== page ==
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  • Marijan Hassan - Tech Journalist

Tesla woes increase as the EV maker recalls more cars

Tesla was forced to recall over 120,000 cars after it was found they did not comply with the US government regulations. The recalled cars had doors that can be unlocked during a crash, which could cause the door to unlatch and open, increasing the risk of injury.

Tesla has already written to the National Highway Traffic Safety Administration to acknowledge the issue noting that it was not aware of any injuries as a result of the issue.

Tesla will be releasing an over-the-air (OTA) software update free of charge to fix the issue. Owner notification letters are expected to be sent out Feb. 17, 2024.

The latest recall comes just a week after the EV maker announced a recall of almost all its US vehicles over safety concerns of the auto-pilot driver assistance feature. Before that, Tesla had to recall over 360,000 units concerning the company’s full self-driving software.

Tesla’s self-driving capabilities have been in the spotlight several times over the years after multiple recorded accident cases.

However, the biggest debate is whether it's the company’s fault or a case of driver recklessness.

In its user manual, legal documents, and even communication with regulators Tesla acknowledges that the auto-steer which is a key autopilot feature is "intended for use on controlled-access highways" with "a center divider, clear lane markings, and no cross traffic".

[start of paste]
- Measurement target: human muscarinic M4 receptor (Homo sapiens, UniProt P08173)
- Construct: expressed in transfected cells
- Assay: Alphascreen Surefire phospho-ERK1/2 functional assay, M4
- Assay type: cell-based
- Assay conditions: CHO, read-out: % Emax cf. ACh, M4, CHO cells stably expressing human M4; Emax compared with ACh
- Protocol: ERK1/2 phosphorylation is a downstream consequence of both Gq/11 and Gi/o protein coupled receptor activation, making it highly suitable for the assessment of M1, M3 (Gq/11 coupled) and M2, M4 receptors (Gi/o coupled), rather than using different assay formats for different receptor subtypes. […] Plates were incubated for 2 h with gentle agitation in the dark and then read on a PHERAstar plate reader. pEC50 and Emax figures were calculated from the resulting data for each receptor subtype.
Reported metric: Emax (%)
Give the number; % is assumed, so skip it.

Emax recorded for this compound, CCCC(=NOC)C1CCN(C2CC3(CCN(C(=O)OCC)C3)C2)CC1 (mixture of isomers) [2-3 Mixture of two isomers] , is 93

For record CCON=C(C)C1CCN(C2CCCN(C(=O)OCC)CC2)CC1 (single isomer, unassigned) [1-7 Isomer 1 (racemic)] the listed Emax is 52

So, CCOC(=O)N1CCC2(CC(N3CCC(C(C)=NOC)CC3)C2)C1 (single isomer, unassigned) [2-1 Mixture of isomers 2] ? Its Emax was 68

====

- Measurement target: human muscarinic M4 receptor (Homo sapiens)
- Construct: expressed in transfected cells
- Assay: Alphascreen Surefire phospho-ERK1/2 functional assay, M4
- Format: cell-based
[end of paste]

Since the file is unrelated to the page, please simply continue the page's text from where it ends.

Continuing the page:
The experts note that the EV maker has the technical ability to restrict the use of the feature in unsuitable environments, but it has put little effort into doing so. All this comes even as a new issue seems to be brewing.

A former Tesla owner, Shreyansh Jain, has come out to castigate the company after he was forced to pay a $14,000 repair bill for an issue he encountered less than 24 hours after taking his brand-new Model Y home.

Jain says that the vehicle's suspension broke when he was driving with his family even though he had only done 115 miles.

After reporting the issue to Tesla, Jain says the automaker denied responsibility noting the issue was the result of previous damage to the car.

However, according to an investigation by Reuters which cited interviews with more than 20 customers and 9 Tesla workers, as well as thousands of internal documents, Jain is one of thousands of customers to experience issues with suspension and steering over the last 6 years.

Tesla is yet to respond to any of the issues but in a post on X last week, the company claimed to be a victim of media bias.

The company noted that news outlets were misconstruing the nature of its safety features and ignoring “incontrovertible data” showing Tesla’s features are “saving lives and preventing injury.”


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